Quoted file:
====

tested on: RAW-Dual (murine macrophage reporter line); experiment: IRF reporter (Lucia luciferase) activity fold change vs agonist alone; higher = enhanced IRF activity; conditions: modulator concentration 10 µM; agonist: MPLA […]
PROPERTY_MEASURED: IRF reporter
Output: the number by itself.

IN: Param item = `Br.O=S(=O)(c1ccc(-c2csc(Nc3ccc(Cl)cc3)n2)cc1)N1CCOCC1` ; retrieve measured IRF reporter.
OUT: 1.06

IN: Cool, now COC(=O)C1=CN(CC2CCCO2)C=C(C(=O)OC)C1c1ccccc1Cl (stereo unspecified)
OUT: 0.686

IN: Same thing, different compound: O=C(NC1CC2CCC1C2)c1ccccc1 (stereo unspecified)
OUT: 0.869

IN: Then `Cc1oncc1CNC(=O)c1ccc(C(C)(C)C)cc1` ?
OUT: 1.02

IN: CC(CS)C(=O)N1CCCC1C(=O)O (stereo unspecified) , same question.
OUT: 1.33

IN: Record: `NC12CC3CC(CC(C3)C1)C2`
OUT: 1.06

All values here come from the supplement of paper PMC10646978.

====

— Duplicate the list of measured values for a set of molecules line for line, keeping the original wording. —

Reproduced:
tested on: RAW-Dual (murine macrophage reporter line); experiment: IRF reporter (Lucia luciferase) activity fold change vs agonist alone; higher = enhanced IRF activity; conditions: modulator concentration 10 µM; agonist: MPLA […]
PROPERTY_MEASURED: IRF reporter
Output: the number by itself.

IN: Param item = `Br.O=S(=O)(c1ccc(-c2csc(Nc3ccc(Cl)cc3)n2)cc1)N1CCOCC1` ; retrieve measured IRF reporter.
OUT: 1.06

IN: Cool, now COC(=O)C1=CN(CC2CCCO2)C=C(C(=O)OC)C1c1ccccc1Cl (stereo unspecified)
OUT: 0.686

IN: Same thing, different compound: O=C(NC1CC2CCC1C2)c1ccccc1 (stereo unspecified)
OUT: 0.869

IN: Then `Cc1oncc1CNC(=O)c1ccc(C(C)(C)C)cc1` ?
OUT: 1.02

IN: CC(CS)C(=O)N1CCCC1C(=O)O (stereo unspecified) , same question.
OUT: 1.33

IN: Record: `NC12CC3CC(CC(C3)C1)C2`
OUT: 1.06

All values here come from the supplement of paper PMC10646978.